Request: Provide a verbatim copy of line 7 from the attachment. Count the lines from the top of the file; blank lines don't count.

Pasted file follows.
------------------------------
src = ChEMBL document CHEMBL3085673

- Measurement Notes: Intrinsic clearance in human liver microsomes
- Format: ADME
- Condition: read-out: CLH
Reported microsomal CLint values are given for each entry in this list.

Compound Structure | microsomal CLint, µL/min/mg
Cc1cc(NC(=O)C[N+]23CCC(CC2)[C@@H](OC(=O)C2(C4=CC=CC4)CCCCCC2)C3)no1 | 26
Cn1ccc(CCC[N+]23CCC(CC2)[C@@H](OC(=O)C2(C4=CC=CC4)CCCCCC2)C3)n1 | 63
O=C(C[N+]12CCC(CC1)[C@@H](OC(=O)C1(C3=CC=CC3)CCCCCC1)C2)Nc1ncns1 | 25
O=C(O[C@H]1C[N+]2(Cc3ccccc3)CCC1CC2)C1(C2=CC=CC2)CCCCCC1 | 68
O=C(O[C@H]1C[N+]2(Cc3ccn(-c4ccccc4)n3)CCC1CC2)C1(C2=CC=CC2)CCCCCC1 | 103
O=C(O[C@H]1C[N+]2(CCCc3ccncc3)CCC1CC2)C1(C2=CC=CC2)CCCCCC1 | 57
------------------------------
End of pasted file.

Cc1cc(NC(=O)C[N+]23CCC(CC2)[C@@H](OC(=O)C2(C4=CC=CC4)CCCCCC2)C3)no1 | 26